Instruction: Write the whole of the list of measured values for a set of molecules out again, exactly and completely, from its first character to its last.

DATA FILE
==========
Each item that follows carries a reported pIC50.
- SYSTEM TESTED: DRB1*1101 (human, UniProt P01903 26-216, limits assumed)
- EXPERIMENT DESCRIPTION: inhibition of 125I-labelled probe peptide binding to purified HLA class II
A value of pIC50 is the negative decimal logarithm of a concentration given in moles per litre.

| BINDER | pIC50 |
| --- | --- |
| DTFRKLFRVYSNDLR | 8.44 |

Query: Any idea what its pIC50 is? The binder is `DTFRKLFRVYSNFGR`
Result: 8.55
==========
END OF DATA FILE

Each item that follows carries a reported pIC50.
- SYSTEM TESTED: DRB1*1101 (human, UniProt P01903 26-216, limits assumed)
- EXPERIMENT DESCRIPTION: inhibition of 125I-labelled probe peptide binding to purified HLA class II
A value of pIC50 is the negative decimal logarithm of a concentration given in moles per litre.

| BINDER | pIC50 |
| --- | --- |
| DTFRKLFRVYSNDLR | 8.44 |

Query: Any idea what its pIC50 is? The binder is `DTFRKLFRVYSNFGR`
Result: 8.55